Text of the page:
The Chief Judge of Class X was Placerville’s James Thomas, who won Class A at Pebble in a 1913 Mercer race car in 1998 and was featured in a front page story in the Mountain Democrat. “We were concerned with getting a quality class of significant Eastern European motorcycles, but it turned out to be a great class,” said Thomas.
Best of class was won by Jim and Sharon Dillard of Richmond, Va., with an obscure 1952 IFA BK 350 motorcycle manufactured in Leipzig, (East) Germany at the time. Although it is a two-stroke instead of a four-stroke and produces 15 hp, it bears a striking resemblance to the BMW of that period.
Third place went to Virgil Elings of Solvang with his 1960 Jawa Z15 DOHC Racer that raced in the European Grand Prix circuit when the team could get visas. This Jawa is about one of a dozen built. What makes it so interesting to this writer is that during high school and college I owned two Jawas, one a 175cc Cezeta motor scooter and then a 250 cc Jawa sport roadster which had all of 12 hp and could almost do 70 mph with enough wind at your back. The Jawa was a solid, reliable bike starting first kick every time and it had a unique automatic clutch which eliminated pulling in the left hand clutch lever when shifting.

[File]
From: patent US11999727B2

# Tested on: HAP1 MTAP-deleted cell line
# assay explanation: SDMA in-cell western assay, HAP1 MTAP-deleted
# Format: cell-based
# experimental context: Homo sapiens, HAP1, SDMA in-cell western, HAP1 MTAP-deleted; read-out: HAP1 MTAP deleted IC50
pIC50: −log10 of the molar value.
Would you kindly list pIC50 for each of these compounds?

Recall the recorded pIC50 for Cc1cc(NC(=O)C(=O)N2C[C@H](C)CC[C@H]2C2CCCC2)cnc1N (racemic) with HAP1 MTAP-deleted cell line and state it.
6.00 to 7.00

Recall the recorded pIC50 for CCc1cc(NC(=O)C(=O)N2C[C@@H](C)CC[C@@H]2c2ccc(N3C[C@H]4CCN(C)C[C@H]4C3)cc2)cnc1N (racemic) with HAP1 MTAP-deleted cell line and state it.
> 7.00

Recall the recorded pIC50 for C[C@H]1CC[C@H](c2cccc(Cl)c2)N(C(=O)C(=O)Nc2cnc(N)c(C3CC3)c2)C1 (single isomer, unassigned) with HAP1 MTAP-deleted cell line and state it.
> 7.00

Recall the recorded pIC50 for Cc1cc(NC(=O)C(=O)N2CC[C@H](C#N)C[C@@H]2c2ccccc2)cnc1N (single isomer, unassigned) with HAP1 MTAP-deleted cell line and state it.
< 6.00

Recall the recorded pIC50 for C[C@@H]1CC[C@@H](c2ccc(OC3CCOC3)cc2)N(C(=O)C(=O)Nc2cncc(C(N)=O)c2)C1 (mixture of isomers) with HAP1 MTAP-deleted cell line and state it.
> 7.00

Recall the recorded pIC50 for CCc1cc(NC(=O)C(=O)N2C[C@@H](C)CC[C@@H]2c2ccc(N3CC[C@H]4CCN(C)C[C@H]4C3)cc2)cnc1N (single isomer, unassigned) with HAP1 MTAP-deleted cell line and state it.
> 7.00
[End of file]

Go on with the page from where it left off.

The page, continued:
Elings was a most interesting character. Originally from Des Moines, Iowa, after graduating Iowa State he wound up at MIT graduate school and later taught at UCSB for about 25 years. He got into motorcycles because at the age of 14 you could get a license to ride, which he did on a 1939 James 125. Later he graduated to an English-made 1950 Indian Brave and then a 1953 BSA 650.
“After high school, I rode that BSA to California and wore it out twice during the trip,” said Elings. Elings still rides, recently completing a coast-to-coast trip on his Honda 1800 Goldwing. It didn’t even need an oil change. Elings has 150 motorcycles most on public display at his private museum called Moto Solvang. Information is at motosolvang.com.
The Pebble Beach Concours d’Elegance is considered the finest in the world and its participants are probably the most interesting people in the world.